Constitutional Period

By Jack Chen

Articles of Confederation

The Articles of Confederation was the first governing document, or constitution of the United States of America. The final draft was written in the summer of 1777 and adopted by the second continental congress on November 15, 1777 in York, Pennsylvania after a year of debate. The Articles of Confederation gave the national or federal government very limited powers; almost all of the power was given to the individual states. The Articles lacked the necessary provisions for a sufficiently effective government. Their weakness was later exposed when Shay's Rebellion was unable to be stopped by the states, there was almost no support from the federal government.
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Virginia Plan

The Virginia Plan was created by James Madison but presented to the Constitutional Convention by Edmund Randolph, the governor of Virginia, in 1787. It called for the number of votes each state received in Congress to be determined by the population rather than each state receiving one vote. The purpose was to protect larger states from being overwhelmed by the smaller state's votes. The Virginia Plan had 15 resolutions and was based on ideas from Montesquieu, who proposed a separation of powers. This was adopted by the Virginia Plan, there were three branches: Legislative, Executive, and Judicial. The plan also included provisions for allowing new states to enter the United States of America.
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Bill of Rights

The Bill of Rights is a list of fundamental rights for the citizens of the United States of America and serves to protect those rights from infringement by the government. It lists many amendments which are important to the rights of citizens. The first amendment is the Freedom of Speech, Religion, Assembly, Petition, and Press to all citizens, regardless of their race, creed, or sex. The second amendment gives citizens the right to keep and bear arms. The Bill of Rights have since become essential in American law and Government. It is considered an immortal monumental text from American history.
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Federalists

During the ratification process, the proponents of the Constitution became the Federalists. The federalists were politicians that supported increasing the power of the federal government; they were opposed to the system of limited government and more freedom that was the basis for the founding of the country. They also wrote the Federalist papers, which were a collection of 85 letters written by James Madison, Alexander Hamilton, and John Jay between 1787 and 1788. Their goal was to promote the ratification of the U.S. Constitution. They believed that a stronger central government was better for the country to defend ensuing threats.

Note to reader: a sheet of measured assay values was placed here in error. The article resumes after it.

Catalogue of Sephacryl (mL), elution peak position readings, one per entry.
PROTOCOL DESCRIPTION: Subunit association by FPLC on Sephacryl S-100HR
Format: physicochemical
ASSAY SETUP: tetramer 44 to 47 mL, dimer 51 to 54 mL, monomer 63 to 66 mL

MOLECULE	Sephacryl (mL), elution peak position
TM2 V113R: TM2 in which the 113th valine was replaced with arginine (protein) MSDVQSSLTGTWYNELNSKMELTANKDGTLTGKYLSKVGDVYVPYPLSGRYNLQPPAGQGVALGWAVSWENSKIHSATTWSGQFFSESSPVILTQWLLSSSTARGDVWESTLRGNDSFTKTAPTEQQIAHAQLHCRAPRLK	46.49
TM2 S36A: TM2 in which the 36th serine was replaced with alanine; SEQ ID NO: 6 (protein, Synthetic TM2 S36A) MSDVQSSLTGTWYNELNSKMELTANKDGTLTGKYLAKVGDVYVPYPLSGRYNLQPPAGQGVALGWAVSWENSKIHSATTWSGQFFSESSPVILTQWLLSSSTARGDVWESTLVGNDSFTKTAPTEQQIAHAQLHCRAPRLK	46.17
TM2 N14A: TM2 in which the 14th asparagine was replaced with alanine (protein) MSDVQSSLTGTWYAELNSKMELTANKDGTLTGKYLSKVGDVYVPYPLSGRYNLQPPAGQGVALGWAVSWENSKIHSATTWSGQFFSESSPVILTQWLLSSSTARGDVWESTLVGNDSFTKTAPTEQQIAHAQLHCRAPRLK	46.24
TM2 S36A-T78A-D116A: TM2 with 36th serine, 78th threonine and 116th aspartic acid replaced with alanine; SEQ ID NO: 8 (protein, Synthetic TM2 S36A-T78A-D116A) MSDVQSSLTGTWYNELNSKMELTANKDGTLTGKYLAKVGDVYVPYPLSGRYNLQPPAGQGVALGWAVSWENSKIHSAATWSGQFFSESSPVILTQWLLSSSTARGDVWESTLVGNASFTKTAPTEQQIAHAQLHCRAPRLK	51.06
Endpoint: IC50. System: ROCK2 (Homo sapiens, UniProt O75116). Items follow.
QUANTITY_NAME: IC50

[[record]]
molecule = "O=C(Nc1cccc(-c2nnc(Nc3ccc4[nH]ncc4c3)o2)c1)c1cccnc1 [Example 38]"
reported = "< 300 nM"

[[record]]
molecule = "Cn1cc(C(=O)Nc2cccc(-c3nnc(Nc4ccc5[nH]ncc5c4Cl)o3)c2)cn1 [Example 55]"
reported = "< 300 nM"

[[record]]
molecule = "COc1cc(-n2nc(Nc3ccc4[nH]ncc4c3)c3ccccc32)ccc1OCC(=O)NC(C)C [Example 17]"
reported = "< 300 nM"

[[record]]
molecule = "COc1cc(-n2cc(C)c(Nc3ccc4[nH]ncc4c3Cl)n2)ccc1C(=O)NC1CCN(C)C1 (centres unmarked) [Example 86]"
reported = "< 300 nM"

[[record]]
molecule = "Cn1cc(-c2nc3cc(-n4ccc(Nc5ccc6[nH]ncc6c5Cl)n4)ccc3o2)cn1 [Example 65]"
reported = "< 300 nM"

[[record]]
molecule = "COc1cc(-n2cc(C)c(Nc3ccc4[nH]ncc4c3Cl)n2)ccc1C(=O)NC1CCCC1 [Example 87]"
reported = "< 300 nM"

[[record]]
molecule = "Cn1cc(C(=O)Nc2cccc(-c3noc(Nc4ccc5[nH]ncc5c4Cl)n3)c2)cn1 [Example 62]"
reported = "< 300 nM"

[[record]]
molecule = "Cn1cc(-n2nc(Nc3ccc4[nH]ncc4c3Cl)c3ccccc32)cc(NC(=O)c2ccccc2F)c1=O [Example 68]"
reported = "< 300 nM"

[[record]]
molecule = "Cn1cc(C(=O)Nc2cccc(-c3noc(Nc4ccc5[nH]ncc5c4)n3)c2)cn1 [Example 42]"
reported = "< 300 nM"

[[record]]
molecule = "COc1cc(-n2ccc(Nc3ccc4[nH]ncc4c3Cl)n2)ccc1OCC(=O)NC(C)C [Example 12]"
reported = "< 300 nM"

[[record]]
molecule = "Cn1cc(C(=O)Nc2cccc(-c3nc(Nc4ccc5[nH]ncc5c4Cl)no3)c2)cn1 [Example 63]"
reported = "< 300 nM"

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Three Branches of Government

Three branches of government allow for separation of powers and also checks and balances. This would allow each branch to have an equal amount of power and also the ability to check and balance the decisions of the other branches. The concept was founded by John Locke who was a philosopher during the Enlightenment era. It was later adopted for the Constitution by Thomas Jefferson. The concept is still in use today, the executive branch being the President, the judicial branch being the Supreme Court, and the legislative branch being the Senate and House of Representatives.
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Virginia Declaration of Rights.

The Virginia Declaration of Rights was a document drafted in 1776 and based on Alexander Hamilton’s “Farmer Refuted” and John Adams’ “Thoughts on Government.” George Mason was the primary author. It begins by stating that men are by nature equally free and independent; government by consent arises through a contract that protects the enjoyment of those rights and subsequent happiness and safety of civil society. The Virginia Declaration of Rights also acted as a foundation for the Bill of Rights, which was later adopted into the Constitution. The final version of the Virginia Declaration of Rights consisted of sixteen sections.
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James Madison

James Madison was one of the 56 delegates during the Constitutional Convention that took place on May 1787 in Philadelphia. Madison acted as the chief recorder of information where he took many notes. He had helped develop Virginia’s Constitution 11 years earlier; he named it the Virginia Plan. The Virginia Plan had called for a new form of government and for the number of votes each state received in congress rather than it being based on each state receiving a fixed number of votes. The purpose of the plan was to protect the interests of larger states ie (Virginia). James Madison is also known as the father of the Constitution because he helped frame the Bill of Rights and much of the Constitution. He was also a Federalist; he assisted in writing the Federalist papers, which were persuasive towards a strong federal government.

George Mason

George Mason was born on December 11, 1725. He worked as a planter and slave holder; he is also the author of the Virginia Bill of Rights. Initially, Mason did not sign the Constitution because he advocated a stronger central government. He was an anti-federalist, which meant that he wanted a weak central government so that they couldn't have control over the citizens. He was also in objection to the Constitution because of the absence of a bill of rights. After the Constitution was ratified, he retired from politics.